In my first week working at CIRA, I’ve met some dedicated people motivated every day by CIRA’s goal to build a better online Canada. Looking through this year’s recipients of the
Community Investment Program, CIRA’s annual granting program, I can see why.
I don’t come from a tech background but I do understand the power of the internet. CIRA’s Community Investment Program supports organizations across Canada who are doing good work for and through the internet. Now in its fifth year of the program, CIRA has supported 130 innovative projects across Canada for a total of $5.45 million.
We asked our CIRA staff to pick their favourite 2018 project and tell us why it personally stood out for them.
What project inspires you the most?
Being a visible minority, I know the importance of digital literacy for our black youth. Growing up, I was the only visible minority in my university computer science classes and throughout my career in software research and development.
Black Boys Code helps introduce black youth to the possibilities of having a career in this sector. This project brought a smile to my face and happiness in my heart. It will help close the inequality gap by helping to develop foundational skills in digital literacy and provide growth opportunities and knowledge empowerment to young people. Sharon Ziai, project manager, CIRA
I used to work at a grocery store, and have seen firsthand the amount of surplus food that goes to waste. It hurts to see perfectly good food thrown out when you know there are hungry people out there. Projects that use technology to redirect that food in an efficient way, like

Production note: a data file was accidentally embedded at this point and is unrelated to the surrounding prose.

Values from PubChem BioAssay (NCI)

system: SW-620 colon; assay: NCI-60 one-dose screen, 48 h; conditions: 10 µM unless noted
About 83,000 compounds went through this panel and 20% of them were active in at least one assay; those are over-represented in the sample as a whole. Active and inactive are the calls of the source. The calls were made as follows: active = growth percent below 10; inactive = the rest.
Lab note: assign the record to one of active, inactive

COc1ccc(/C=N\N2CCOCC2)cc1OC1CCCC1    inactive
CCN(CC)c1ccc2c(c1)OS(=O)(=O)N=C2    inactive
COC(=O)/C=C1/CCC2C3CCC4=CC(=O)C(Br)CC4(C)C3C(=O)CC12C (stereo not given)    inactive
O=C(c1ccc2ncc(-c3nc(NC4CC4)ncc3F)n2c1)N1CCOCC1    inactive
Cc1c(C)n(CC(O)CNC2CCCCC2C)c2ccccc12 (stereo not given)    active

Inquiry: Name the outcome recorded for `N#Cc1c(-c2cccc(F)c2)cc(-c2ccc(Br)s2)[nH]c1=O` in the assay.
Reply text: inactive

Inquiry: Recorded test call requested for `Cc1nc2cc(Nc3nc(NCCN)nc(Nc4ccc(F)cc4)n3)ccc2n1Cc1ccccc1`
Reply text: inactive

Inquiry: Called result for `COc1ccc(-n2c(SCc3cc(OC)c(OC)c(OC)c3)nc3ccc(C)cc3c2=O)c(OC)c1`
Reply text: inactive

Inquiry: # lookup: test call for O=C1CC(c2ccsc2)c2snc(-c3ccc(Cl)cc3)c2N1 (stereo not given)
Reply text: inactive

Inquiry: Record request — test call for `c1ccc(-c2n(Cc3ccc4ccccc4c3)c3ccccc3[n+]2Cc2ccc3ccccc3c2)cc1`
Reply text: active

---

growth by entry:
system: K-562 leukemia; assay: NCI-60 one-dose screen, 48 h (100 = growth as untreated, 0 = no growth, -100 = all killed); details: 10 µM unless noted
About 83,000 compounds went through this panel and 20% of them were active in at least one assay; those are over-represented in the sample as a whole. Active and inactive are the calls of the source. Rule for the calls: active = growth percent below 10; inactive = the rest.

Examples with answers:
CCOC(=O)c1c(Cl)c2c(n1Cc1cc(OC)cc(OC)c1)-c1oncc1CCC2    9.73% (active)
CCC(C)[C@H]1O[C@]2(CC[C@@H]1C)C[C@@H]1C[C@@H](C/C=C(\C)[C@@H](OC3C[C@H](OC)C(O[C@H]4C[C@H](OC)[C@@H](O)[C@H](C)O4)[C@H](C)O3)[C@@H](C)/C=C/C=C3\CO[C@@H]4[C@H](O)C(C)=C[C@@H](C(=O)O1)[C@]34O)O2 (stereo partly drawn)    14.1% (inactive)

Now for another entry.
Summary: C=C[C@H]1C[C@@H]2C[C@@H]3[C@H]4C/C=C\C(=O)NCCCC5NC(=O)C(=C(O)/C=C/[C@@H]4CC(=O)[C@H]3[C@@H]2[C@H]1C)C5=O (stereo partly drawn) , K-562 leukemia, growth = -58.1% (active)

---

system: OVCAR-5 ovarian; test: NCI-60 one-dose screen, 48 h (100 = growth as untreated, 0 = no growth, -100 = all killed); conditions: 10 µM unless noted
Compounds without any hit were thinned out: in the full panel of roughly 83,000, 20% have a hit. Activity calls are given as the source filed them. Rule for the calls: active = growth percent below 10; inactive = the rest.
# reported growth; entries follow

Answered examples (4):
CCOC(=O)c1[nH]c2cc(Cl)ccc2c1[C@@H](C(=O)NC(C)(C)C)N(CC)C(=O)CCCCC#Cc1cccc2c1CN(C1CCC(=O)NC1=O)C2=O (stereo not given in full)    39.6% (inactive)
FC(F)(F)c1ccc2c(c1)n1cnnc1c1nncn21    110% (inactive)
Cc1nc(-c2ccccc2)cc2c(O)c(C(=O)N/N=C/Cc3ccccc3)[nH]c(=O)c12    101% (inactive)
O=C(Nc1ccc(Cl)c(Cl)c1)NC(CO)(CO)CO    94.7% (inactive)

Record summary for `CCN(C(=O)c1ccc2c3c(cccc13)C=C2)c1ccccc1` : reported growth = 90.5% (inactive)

Cowichan Green Community are doing a great service in their communities. Erin Hutchison, content marketing and social media specialist, CIRA
I am chair of CIRA’s Green Team which is all about incorporating environmentally friendly practices into our organization. With my interest in environmental initiatives, I have worked with watershed projects in Atlantic Canada and have seen the disconnect between communities and their watersheds and the lack of accessible national data. High levels of phosphorus can leave rivers and lakes inhabitable and the
Water Rangers project will develop an affordable and accessible way for Canadians to test water and share results. Accessibility leads to awareness, which leads to action so this is a great step in helping to understand and improve water systems across the country. Katie Maione, product support representative, CIRA
An often under accounted facet of
internet security is data as it passes across a variety of networks across the world. Bringing attention to how TLS protected data is affected by state or non-state interception of internet traffic allows users to be aware of their effective privacy while using the internet. Concordia University’s project called A global view of web tracking and TLS anomalies, will provide a global perspective on these problems, leading to actionable items for a more privacy-friendly internet environment for all. Matt Larose, senior system administrator, CIRA
My grandfather was a drafting technician with the government and always interested in learning new technologies. Since he learned how to use the internet, we communicate regularly, exchange photos and messages and this has had a huge impact in making my family more connected. Being able to use the internet is more than getting a device, it's learning how to use it effectively to feel part of a community. Gluu’s project
Digital Coaches Network is about improving seniors’ mental health through digital literacy. From experience with my grandparents, I can see how this program will help reduce social isolation among seniors and help them thrive in a digital world. Vanessa Manning, communications and events specialist, CIRA
These are only a few of the
many projects CIRA is funding this year, all doing great things across Canada through the internet.
What project inspires you? Learn more at